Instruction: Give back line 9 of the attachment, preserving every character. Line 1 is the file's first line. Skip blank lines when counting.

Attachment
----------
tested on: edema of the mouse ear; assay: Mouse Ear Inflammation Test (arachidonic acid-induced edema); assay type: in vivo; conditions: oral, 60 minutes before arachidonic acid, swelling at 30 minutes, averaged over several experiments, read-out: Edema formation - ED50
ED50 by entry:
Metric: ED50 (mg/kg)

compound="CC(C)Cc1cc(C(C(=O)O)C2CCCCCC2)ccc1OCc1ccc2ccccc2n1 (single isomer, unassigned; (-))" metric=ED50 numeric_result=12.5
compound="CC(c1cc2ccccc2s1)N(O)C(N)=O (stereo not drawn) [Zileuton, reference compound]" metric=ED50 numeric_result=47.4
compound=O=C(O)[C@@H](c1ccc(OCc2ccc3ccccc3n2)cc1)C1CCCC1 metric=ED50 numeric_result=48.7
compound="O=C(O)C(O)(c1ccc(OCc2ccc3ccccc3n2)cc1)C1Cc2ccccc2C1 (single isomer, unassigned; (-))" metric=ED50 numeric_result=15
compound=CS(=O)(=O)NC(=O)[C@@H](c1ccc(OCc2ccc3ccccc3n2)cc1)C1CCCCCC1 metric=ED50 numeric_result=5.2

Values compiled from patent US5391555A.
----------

Values compiled from patent US5391555A.